Nations make heroes and Indians even make heroes from nothing we break heroes

s
Jan 01, 2014 11:00pm

It's partly govt but mostly it's media's fault, they were all over Mika Singh but really no mention of our own athlete! Media is probably an understatement

Sprinter
Jan 02, 2014 01:07am

DAWN needs to do a special feature on Pakistan's great athletes of the past.

Abdul Khaliq, Bravo! Long live the flying bird of Asia!

ahmedj
Jan 02, 2014 02:23am

The article remind me of an email, two years ago by my father which I want to share as it has more great names.

Blockquote

Yes I had the pleasure of Khaliq's company. When I was selected in the army hockey team in 1955, army athletes and hockey team used to practice in army stadium Rawalpindi. Since I had come out of PMA having creating 200m record in 23.3sec, as such some time I used to run with Khaliq, ofcourse he used to be far ahead. But he always encouraged me to run with him which I always enjoyed. Other top athlets who used to practice were Sub Raziq. 1956 olympic High Hurdler, Sub Iqbal, Shot putter, Sub Jalal, Javelin thrower. They all participated in 1956 olympics. Army teams under the supervision of Brig Rhodham VCGS praticed"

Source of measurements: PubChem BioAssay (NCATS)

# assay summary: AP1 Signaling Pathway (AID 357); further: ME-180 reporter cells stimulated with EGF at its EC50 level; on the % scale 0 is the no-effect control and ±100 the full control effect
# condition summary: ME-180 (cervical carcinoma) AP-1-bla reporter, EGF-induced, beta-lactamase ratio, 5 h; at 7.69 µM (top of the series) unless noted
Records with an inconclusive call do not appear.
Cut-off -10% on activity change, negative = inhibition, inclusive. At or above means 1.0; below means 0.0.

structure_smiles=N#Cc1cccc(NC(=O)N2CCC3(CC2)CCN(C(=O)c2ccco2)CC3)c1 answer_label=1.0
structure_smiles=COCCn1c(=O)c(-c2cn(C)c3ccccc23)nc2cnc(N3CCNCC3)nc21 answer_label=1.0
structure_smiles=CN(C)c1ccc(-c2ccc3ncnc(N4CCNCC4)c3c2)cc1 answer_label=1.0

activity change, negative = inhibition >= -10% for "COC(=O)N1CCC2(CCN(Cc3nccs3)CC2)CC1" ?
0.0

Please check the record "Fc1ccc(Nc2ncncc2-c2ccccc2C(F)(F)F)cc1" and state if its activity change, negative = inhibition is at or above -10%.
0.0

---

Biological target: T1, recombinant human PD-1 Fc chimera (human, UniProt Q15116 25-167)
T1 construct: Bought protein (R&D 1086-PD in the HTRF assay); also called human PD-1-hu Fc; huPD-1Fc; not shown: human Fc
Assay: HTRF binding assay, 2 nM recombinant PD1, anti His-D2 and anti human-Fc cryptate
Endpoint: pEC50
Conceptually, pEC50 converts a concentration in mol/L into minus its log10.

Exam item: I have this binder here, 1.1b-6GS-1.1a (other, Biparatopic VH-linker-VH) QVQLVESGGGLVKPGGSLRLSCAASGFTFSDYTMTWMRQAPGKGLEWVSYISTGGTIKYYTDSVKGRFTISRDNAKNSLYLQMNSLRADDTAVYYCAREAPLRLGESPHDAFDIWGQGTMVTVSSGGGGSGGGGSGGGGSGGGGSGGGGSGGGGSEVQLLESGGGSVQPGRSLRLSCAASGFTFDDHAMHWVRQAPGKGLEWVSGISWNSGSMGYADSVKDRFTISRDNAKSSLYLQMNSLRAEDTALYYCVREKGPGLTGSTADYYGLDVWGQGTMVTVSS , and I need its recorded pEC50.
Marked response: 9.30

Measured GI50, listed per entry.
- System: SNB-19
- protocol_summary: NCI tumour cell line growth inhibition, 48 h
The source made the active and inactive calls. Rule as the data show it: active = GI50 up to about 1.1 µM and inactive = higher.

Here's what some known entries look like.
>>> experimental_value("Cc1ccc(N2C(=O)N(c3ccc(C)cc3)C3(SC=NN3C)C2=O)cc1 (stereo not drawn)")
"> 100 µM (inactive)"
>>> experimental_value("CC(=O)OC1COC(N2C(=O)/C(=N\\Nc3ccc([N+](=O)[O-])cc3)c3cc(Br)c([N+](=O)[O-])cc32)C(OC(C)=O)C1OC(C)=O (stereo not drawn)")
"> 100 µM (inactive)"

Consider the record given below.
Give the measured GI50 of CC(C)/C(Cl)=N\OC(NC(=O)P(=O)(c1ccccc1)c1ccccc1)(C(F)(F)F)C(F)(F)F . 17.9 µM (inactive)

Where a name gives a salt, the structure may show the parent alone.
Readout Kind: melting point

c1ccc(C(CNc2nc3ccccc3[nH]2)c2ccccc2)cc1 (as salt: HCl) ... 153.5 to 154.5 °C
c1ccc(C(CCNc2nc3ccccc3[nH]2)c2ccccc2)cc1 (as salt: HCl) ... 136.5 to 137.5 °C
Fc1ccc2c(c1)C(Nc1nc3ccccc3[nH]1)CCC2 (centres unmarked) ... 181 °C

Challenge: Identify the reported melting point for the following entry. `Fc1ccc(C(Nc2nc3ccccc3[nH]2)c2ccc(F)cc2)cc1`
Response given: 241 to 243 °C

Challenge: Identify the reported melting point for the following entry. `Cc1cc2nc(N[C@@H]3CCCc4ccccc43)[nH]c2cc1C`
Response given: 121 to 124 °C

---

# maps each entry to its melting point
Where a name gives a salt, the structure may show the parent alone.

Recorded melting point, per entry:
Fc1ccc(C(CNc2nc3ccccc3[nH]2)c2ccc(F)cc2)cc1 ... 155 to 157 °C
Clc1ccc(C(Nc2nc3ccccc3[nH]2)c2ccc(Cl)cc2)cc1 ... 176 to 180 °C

Agha Ata
Jan 02, 2014 02:28am

May God help these athletes and artists, as our government won't!

Lall Singh
Jan 02, 2014 06:18am

Both Milkha and Khaliq were heroes of Panjab. If there was no partition they would be both heroes of our mother Hind. We Panjabis recognize all our heroes whether they live in India or Pakistan. Panjabi hamisha Panjabi rehega. Beta you can change your country, you can change your religion also but you cannot change your Punjabi race.

Sumit
Jan 02, 2014 11:53am